I would like to return to the city of Glasgow one day. I want to see the Glasgow Art School, and the famous tearoom. I was there once before, nearly 60 years ago, hitchhiking with friends. We were coming down from the Isle of Skye. Glasgow seemed a fine idea for a Saturday layover.
At that time, I knew nothing of Charles Rennie Mackintosh, and in a sense, Glasgow did little to help. His buildings were not being celebrated, there were no pamphlets celebrating the Willow Tearoom, nor the Hill House, nor any of his other influential projects. Mackintosh, for 20 years, soared through the 1890s and 1910s of this sleepy, salty Scottish port with his particular genius for color and space and form and invention, literally creating what would be known as The Glasgow Style, in a town that had little fame for style.
Josef Hoffmann contacted Mackintosh, to include him in the brilliant work being done in Vienna, to invite him to enter their exhibit. The British agents intercepted the correspondence, as possible espionage in a wartime climate, and nothing could come of it. By 1913, Mackintosh would leave Scotland, never to return. Mackintosh settled in the south of France. “Toshie has never been happier than doing watercolors by the seaside.”
I knew nothing pf Mackintosh but we needed something to do for a Saturday night in August. There were no signs for a Joni Mitchell concert, or for the Incredible String Band. We settled for the only billboard, Wrestling Match, announcing The Blind Giant versus the Three Dwarfs. We had no idea what it would be.
The match was near completely sold out, the arena, down by the train station, was alive with fans, whistling and cheering. The Blind Giant came out first and he knew precisely how to look — he scowled and pointed, his hair was a mess, his beard as well, his teeth as well, he was indeed a blind giant, with long black boots, a miserable black tee-shirt. No one liked him, his mother loved him, his niece, if there was a niece, looked away. He was a natural villain. And he would likely deserve whatever punishment could be inflicted on him.
The three dwarfs came out slowly, No one could imagine why they would tangle with this horror of a human, this Highland nightmare. But there they were, you could only consider they must desperately need the work. How could they possible get in the ring with this lunatic?
But of course, they did, and he treated them as he would any worthless opponent. This was a depravity beyond my Connecticut upbringing and I was not ready for it. He smashed each one of them into floor, like trying to break up a block of ice, he rammed their heads into the corner stanchions, and then into each other. He berated them, every bit of them, and screamed that they were not already dead.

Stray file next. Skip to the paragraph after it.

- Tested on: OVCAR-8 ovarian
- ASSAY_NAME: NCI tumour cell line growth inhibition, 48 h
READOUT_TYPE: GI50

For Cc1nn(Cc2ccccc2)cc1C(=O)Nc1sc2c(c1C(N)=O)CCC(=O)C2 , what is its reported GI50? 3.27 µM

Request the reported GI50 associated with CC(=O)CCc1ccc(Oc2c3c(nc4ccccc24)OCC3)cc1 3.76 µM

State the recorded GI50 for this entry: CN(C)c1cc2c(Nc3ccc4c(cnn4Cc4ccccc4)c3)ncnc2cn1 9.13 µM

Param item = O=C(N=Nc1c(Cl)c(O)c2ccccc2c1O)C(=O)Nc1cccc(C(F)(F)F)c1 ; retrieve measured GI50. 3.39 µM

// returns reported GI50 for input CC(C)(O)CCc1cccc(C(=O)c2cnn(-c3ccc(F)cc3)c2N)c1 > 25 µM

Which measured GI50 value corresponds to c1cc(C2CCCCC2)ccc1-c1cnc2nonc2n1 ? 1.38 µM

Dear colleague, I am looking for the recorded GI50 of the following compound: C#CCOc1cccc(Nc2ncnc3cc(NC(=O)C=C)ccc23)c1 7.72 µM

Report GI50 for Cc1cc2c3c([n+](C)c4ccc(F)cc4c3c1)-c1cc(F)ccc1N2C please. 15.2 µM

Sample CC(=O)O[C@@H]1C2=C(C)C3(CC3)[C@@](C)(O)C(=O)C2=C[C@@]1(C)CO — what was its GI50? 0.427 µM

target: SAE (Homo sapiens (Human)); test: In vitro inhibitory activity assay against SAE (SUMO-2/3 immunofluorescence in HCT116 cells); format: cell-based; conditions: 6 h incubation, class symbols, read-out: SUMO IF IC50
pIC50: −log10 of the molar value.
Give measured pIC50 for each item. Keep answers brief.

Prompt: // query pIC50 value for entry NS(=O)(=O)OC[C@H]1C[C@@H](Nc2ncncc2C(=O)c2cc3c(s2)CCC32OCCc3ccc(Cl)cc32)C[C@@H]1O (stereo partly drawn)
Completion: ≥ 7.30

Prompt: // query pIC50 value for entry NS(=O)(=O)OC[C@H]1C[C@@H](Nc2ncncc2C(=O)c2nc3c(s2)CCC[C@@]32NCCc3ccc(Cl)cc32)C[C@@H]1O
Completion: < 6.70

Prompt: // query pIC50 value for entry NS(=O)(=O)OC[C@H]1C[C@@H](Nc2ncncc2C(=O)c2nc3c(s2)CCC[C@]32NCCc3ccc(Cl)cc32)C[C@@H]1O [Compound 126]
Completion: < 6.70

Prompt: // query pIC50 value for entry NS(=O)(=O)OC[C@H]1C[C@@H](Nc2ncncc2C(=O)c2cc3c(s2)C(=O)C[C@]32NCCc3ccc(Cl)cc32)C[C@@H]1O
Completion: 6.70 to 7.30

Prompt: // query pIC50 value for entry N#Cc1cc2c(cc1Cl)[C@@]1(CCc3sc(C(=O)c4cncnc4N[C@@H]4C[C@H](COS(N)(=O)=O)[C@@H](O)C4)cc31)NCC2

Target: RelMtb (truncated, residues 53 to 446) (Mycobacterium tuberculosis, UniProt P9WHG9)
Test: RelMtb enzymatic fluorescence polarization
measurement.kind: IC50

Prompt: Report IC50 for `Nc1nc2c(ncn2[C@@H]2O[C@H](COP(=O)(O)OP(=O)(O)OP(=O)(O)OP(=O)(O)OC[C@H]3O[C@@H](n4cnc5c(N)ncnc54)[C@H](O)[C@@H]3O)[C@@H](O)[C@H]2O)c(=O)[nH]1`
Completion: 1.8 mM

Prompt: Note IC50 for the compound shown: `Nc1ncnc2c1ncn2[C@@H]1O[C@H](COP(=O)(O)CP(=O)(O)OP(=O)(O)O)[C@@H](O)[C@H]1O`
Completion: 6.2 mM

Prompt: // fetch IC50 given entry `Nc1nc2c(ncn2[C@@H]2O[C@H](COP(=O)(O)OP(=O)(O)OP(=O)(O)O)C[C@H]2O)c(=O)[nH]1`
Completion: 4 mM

No one was on the blind giant’s side but so what, no one had ever been on his side. He threw first one, then the other of dwarfs literally out of the ring, into the horrified audience. It was too much for me. I thought, I shall never return to Scotland.
But I had misjudged the land. This is not a new country, this the land of short people and knots and stubs and grit and stumps, or trees that will never grow but also never die, of Macbeth and a Loch Ness monster.
The blind, wicked Giant stood triumphant in the center of the ring. But, at one corner, and then at another, dwarfs crawled into the ring, unseen. And quietly, vengefully, they attacked that Giant. They circled and taunted him, they smashed the toes of his awful feet, they brought iron bars and attacked his Achilles, they brought him to his knees and then, they feasted on his awkwardness and sudden vulnerability. They did things I had not nor could have ever imagined. They operated on him, in the very worst sense.
And slowly, the audience could stand no more, Tony Galento, in Scottish. They had had enough, now we were past revenge and well into depravity. The giant stood, unsteady, but with heart. The audience cheered wildly as he grabbed, blindly of course, each dwarf and smacked them to their seat, about the ring. The fight was over, I was exhausted.
We went out for fish and chips afterward. It is an old, on-the-road saw, that the best fish and chips is the place with the longest line. We found that place, up around the corner, near our hostel and got in line. I was pleased to be out in the summer night air.
I looked around at the people in line and realized we were not out of trouble, here in old Glasgow. Half, perhaps more of the people in line, they were bleeding afresh from their forehead, blood running down, they would wipe it aside but what a mess. They were not an unruly lot but so many of them were bleeding, it was not a scene I had ever seen before, it was certainly not Old Saybrook.
We got our fish and chips, they were good, and headed back to the hostel. Later, 50 years later, I would tell this story to a Glasgow journalist and he laughed and said, that is what they call the Glasgow Kiss. When they fight, they head butt, and if you head butt well, the other will not be able to continue. The blood will simply make it impossible to see.